Le Pin doesn’t really do events. I guess it doesn’t need to. This tiny 2.7-hectare property produces on average 600 cases each year and the wines are instantly snapped up on release by collectors lucky enough to be privy to the merchants’ miniscule supply.
But the team at Vinfolio’s sister company FINE+RARE, after much searching, collated an extraordinary collection of Le Pin bottlings (some coming from Thienpont’s own personal cellar) right back to the inaugural 1979 vintage. The tasting consisted of 12 vintages of Le Pin, as well as three vintages from L’If, Thienpont’s relatively new project in neighboring Saint-Emilion. We also persuaded Thienpont to come to London and share Le Pin’s fascinating story from the beginning.
The setting was perfect for such an intimate event. With just a handful of guests alongside Jacques Thienpont and Diana Berrouet Garcia (MD of Domaines Jacques Thienpont), the dinner took place in Claridges’ L’Epicerie restaurant. L’Epicerie, which seats just 14 guests, is set within Claridges’ hallowed kitchens. It meant the guests could watch the chefs at work and discuss with them why they paired certain dishes with certain vintages. In hindsight, it was amazing just how versatile the Le Pin wines turned out to be. The younger vintages paired beautifully with poached lobster, fois gras terrine, black truffle and artichoke. The older vintages worked just as well with beef fillet and aged cheeses. But, however well the food worked, everyone was there to taste Le Pin.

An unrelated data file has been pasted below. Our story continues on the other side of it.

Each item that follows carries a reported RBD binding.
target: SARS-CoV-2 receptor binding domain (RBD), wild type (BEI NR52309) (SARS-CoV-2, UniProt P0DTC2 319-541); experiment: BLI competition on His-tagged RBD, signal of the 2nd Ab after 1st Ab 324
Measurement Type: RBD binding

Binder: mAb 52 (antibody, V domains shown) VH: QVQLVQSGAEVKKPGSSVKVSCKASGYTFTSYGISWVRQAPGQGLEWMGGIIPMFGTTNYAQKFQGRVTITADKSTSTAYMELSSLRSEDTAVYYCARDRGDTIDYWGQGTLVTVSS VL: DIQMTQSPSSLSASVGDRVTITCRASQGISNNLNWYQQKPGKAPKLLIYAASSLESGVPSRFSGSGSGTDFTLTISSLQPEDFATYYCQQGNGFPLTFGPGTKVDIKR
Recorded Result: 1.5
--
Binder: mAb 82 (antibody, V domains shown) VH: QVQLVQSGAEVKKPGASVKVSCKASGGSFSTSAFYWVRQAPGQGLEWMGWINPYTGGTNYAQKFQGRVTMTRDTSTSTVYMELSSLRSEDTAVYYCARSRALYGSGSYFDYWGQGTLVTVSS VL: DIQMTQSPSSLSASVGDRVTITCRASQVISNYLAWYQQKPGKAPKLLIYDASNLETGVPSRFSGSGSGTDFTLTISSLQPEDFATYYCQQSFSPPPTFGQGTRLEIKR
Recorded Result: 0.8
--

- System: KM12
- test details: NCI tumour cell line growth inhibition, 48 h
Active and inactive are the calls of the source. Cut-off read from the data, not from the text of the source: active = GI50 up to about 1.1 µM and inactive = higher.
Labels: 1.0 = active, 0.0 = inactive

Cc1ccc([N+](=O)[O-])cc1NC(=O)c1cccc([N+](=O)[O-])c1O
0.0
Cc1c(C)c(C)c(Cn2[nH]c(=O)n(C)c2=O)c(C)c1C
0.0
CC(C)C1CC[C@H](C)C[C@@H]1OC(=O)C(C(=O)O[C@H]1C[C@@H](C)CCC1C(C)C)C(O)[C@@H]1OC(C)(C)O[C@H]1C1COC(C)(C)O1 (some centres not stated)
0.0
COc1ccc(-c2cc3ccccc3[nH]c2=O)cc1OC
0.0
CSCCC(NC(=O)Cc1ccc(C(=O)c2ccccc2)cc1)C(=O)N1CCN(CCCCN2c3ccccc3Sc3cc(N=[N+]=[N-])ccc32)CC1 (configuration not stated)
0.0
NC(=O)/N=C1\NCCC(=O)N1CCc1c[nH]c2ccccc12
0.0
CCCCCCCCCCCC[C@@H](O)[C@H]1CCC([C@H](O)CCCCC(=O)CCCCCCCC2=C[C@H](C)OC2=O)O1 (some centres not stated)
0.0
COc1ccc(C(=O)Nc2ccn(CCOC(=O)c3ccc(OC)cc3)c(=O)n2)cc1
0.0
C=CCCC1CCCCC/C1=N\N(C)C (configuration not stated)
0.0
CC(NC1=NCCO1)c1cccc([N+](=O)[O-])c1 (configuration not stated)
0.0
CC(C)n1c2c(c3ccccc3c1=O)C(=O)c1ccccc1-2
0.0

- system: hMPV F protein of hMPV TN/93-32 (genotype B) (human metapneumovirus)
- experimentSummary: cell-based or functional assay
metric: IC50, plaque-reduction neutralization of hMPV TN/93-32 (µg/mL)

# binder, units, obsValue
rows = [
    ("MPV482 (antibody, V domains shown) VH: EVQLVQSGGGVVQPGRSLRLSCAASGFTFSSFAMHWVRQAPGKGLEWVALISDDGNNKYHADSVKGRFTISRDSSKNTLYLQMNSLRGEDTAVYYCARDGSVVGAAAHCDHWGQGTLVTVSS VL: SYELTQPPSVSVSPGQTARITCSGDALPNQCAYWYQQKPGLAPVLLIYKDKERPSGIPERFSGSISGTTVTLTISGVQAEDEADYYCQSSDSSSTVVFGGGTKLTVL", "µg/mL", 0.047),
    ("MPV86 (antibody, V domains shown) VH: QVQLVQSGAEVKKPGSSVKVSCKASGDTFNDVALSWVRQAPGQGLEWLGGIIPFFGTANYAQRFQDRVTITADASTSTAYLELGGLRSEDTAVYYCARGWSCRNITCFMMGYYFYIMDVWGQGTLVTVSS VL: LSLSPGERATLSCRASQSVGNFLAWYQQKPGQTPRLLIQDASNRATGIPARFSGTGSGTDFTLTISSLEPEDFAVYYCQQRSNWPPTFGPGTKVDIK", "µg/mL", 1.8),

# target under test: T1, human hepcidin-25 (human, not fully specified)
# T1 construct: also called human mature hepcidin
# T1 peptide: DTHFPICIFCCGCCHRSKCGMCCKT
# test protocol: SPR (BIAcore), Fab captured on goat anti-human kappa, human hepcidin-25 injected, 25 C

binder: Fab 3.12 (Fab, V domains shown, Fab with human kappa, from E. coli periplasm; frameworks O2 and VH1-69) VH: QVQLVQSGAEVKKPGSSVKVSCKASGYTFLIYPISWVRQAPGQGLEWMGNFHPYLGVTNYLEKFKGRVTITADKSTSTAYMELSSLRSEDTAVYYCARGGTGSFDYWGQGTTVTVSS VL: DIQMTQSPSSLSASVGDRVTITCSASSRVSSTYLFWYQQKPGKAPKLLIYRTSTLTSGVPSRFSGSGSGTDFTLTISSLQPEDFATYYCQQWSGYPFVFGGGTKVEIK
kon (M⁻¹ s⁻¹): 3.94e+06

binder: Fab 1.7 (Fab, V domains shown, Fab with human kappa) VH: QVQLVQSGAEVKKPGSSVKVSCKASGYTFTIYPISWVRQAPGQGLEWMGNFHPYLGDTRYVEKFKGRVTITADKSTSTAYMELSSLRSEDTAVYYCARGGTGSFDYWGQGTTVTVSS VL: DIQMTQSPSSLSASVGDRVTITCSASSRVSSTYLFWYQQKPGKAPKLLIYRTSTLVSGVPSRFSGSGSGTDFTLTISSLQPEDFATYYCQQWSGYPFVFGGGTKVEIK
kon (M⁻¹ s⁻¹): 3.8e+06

Le Pin needs little introduction. The youngest of all the Right Bank icons, it became an almost overnight success thanks to the critical acclaim of the property’s fourth vintage in 1982. Combined with its tiny production levels and an ever-expanding collectors’ market, Le Pin became the ultimate wine collectible – and the market price of this tiny estate quickly rose to stratospheric levels.
Such are its size and popularity that it is rare to taste one bottle of Le Pin, let alone 12 vintages back-to-back. I’ve been lucky enough to taste the wine en primeur over the years, so I had some idea of what to expect, but it’s only at maturity that this extraordinary wine’s vivid personality really comes to life.
The elusive address has humble beginnings. From the 1920s to the late 1970s, the land was owned by the Loubie family. During this time, the wine was made by a contract-winemaker based in Lalande de Pomerol and was sold with little fanfare.